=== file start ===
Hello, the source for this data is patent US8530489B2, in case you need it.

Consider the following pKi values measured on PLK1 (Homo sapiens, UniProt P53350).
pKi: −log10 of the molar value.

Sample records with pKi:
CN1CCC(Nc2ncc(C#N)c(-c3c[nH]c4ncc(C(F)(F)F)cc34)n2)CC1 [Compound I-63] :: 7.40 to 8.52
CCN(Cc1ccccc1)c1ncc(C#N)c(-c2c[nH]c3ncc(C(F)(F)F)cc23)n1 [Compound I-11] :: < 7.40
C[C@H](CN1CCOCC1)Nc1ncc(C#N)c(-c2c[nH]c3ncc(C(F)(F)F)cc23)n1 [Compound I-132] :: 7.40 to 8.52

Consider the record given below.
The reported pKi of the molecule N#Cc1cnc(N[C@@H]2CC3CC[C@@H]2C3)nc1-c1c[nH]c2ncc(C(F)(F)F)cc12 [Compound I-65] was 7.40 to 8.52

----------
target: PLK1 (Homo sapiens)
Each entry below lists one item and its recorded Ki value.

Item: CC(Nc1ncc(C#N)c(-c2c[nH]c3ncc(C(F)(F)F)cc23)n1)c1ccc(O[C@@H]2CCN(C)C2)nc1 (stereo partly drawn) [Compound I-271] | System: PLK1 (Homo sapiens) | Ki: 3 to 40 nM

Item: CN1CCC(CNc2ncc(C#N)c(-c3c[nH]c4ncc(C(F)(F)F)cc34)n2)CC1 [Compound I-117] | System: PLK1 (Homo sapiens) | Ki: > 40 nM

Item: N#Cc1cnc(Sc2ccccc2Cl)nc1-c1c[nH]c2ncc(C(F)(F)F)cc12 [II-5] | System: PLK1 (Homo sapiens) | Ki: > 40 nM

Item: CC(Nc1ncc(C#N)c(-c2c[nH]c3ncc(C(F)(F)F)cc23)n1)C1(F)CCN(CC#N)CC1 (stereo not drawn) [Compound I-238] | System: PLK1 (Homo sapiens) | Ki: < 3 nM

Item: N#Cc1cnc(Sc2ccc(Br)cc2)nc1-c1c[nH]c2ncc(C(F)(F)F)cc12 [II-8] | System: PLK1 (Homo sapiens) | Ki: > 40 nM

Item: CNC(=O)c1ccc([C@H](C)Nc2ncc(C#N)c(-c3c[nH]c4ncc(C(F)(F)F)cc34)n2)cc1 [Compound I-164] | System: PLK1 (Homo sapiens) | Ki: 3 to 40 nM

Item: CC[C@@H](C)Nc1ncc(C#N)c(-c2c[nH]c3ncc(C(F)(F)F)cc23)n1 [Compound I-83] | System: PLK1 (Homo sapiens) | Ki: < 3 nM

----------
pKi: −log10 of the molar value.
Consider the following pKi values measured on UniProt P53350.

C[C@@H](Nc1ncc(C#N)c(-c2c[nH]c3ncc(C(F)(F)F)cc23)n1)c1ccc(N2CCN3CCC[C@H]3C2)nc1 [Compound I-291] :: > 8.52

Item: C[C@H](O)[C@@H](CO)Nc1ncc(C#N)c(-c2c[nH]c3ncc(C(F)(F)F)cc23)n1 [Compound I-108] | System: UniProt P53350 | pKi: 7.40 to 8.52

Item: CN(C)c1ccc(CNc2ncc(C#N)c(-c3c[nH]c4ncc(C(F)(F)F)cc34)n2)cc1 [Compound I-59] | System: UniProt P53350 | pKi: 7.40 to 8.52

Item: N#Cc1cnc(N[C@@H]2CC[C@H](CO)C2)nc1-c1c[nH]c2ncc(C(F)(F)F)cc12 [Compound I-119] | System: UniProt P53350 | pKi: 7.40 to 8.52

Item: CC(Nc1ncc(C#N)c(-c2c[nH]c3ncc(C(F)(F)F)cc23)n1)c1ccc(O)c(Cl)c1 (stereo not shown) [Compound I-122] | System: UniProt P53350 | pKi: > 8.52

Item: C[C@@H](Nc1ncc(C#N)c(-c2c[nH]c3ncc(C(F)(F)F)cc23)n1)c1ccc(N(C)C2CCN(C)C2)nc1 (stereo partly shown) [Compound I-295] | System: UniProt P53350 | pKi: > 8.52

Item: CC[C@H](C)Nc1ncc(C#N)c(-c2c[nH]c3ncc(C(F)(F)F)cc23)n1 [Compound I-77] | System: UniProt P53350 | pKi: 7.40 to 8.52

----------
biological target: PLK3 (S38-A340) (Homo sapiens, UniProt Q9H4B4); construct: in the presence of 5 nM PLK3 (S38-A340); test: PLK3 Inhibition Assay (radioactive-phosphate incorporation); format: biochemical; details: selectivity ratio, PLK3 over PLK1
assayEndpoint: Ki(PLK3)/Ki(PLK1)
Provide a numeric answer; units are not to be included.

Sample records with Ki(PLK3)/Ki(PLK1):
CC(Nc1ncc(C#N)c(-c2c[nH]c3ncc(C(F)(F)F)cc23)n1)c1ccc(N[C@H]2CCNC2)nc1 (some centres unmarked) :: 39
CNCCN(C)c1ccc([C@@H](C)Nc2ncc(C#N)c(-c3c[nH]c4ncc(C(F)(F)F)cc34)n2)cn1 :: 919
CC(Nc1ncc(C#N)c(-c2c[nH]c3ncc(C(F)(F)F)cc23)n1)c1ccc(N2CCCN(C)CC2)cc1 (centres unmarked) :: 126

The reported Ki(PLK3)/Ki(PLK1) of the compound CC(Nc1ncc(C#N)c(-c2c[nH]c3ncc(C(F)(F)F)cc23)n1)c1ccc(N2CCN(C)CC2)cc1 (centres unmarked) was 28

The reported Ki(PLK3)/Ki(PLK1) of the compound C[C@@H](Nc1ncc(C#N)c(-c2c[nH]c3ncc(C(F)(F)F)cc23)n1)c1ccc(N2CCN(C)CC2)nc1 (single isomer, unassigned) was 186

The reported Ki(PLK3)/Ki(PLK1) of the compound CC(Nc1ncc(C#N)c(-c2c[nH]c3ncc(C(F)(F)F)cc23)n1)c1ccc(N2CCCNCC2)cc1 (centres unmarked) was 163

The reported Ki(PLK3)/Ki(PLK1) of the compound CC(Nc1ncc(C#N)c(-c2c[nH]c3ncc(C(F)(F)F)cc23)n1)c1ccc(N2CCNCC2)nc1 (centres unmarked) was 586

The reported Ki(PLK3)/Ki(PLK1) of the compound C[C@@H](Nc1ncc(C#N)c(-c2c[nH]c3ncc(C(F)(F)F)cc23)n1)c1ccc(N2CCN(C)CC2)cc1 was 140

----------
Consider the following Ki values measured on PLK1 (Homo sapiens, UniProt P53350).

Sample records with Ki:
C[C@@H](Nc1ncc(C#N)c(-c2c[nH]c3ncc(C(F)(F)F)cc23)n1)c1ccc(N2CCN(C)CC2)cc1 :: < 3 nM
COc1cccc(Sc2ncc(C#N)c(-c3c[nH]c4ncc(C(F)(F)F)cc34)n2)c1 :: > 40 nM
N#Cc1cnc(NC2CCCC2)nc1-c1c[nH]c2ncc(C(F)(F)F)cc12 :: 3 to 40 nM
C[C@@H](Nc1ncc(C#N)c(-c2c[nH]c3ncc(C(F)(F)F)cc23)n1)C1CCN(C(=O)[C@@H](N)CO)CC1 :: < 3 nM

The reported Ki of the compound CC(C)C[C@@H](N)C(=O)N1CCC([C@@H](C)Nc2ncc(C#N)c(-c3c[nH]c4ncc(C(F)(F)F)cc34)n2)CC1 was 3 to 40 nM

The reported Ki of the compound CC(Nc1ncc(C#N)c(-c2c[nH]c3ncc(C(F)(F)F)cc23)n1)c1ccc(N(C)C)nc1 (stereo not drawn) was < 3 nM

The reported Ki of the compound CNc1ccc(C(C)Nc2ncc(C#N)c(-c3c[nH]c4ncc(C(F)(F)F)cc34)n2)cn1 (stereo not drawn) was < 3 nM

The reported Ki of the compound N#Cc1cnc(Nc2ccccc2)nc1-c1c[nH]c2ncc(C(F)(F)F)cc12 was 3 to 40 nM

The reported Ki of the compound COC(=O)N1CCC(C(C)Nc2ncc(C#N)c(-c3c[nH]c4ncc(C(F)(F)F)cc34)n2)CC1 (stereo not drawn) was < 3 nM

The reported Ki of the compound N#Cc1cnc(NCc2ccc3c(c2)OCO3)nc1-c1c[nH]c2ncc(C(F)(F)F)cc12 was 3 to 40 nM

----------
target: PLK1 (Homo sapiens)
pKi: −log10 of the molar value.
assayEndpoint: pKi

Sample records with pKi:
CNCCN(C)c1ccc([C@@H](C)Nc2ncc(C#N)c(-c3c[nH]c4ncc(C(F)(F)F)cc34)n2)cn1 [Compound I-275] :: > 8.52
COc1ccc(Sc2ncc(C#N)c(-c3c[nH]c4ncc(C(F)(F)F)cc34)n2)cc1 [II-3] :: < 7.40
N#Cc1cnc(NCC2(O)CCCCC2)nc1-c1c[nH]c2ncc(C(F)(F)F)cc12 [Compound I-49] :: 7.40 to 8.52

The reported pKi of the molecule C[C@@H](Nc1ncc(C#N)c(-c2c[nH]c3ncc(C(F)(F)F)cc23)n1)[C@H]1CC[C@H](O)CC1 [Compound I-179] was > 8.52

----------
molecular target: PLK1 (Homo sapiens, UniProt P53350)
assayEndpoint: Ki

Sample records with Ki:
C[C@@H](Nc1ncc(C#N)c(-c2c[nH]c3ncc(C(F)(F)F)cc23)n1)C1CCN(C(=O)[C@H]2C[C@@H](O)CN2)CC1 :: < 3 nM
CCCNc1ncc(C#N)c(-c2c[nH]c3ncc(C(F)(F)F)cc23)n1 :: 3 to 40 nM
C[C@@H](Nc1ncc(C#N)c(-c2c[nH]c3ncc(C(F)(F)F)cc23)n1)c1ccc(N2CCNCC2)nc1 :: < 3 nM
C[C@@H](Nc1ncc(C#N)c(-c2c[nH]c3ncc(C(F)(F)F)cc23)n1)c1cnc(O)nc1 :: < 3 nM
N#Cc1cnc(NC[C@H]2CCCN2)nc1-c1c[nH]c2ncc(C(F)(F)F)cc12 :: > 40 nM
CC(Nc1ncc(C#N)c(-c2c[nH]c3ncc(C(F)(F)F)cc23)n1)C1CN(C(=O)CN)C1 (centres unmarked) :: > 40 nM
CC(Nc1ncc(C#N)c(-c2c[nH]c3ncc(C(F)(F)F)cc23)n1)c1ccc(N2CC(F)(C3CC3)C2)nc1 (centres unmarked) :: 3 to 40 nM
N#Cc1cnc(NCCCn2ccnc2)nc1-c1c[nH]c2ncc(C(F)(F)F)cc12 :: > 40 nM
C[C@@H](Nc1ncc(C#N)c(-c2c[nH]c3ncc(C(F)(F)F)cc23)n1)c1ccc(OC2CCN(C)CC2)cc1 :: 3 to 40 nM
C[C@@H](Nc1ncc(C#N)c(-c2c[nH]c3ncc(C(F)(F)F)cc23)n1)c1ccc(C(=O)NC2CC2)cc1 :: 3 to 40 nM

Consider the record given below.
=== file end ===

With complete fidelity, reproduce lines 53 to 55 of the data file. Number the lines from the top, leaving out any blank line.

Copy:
The reported Ki of the compound N#Cc1cnc(Nc2ccccc2)nc1-c1c[nH]c2ncc(C(F)(F)F)cc12 was 3 to 40 nM

The reported Ki of the compound COC(=O)N1CCC(C(C)Nc2ncc(C#N)c(-c3c[nH]c4ncc(C(F)(F)F)cc34)n2)CC1 (stereo not drawn) was < 3 nM

The reported Ki of the compound N#Cc1cnc(NCc2ccc3c(c2)OCO3)nc1-c1c[nH]c2ncc(C(F)(F)F)cc12 was 3 to 40 nM